leg bowing in children

Leg bowing in children is common and often developmental.

Differential diagnosis

The differential includes:

  • developmental bowing
    • exaggeration of normal age-related angulation changes at the knee
    • neonates and infants normally have varus angulation that gradually corrects within 6 months of walking or by 2 years of age
    • changes to valgus angulation at age 2-3 years and reverts to the adult pattern by age 6-7 years
    • more common if begin walking at an early age, heavier children, and African-American children
    • does not require treatment, but should follow-up to ensure resolution of bowing and ensure that tibia vara does not develop
  • congenital bowing
    • secondary to abnormal intrauterine position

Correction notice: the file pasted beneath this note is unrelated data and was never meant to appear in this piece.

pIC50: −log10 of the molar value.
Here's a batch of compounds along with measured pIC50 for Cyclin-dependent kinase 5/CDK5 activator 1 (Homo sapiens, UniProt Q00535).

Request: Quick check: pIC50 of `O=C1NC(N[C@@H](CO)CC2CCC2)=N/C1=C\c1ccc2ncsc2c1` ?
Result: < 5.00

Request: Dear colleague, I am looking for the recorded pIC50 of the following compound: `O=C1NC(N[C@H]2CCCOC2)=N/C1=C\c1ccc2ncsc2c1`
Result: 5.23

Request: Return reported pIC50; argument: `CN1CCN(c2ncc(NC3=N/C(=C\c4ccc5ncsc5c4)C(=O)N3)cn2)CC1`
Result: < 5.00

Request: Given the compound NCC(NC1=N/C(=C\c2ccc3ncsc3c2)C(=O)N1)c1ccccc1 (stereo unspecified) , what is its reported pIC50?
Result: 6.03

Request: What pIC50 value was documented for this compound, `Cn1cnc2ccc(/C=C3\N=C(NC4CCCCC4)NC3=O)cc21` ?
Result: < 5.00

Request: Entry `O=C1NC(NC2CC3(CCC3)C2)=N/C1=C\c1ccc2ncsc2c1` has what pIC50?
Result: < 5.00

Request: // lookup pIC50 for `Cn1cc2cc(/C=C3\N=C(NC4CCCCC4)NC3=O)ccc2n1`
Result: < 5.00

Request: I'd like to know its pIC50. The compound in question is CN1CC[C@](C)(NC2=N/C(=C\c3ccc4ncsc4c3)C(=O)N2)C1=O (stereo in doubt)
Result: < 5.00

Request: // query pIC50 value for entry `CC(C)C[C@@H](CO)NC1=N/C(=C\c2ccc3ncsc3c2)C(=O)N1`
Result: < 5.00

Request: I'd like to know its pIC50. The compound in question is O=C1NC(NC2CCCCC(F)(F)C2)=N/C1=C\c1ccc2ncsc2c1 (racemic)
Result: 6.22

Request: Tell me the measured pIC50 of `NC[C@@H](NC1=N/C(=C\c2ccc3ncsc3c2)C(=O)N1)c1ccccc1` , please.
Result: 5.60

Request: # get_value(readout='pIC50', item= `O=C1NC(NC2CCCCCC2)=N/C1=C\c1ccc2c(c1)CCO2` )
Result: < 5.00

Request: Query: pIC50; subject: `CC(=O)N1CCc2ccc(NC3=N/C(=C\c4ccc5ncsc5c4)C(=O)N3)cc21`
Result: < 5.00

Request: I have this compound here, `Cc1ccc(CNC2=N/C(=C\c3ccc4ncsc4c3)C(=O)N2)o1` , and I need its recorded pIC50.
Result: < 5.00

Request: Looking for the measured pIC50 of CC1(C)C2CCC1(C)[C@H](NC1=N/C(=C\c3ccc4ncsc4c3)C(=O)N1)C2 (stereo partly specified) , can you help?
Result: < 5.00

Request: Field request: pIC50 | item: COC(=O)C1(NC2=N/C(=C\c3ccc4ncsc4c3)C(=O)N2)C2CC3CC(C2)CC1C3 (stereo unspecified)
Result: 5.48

• localized skeletal dysplasia or fetal vascular insufficiency may play a role in some cases
    • usually bowing of tibia/fibula convex posteriorly and medially, less commonly convex laterally
    • good prognosis for remodeling during growth, but bracing may be necessary in some cases
    • associated leg-length discrepancy is usually seen
  • rickets
  • scurvy
  • Blount disease
    • tibia vara
    • metaphyseal-diaphyseal angle >11° (in contrast to <8° in developmental bowing)
    • usually unilateral or asymmetric (in contrast to symmetry of developmental bowing)
  • focal fibrocartilaginous dysplasia
  • neurofibromatosis type 1
    • usually anterolateral bowing of the tibia with or without a hypoplastic fibula
  • skeletal dysplasias 
  • osteomyelitis
  • syphilis: saber shin
  • yaws: boomerang tibia

See also

Siehe auch:
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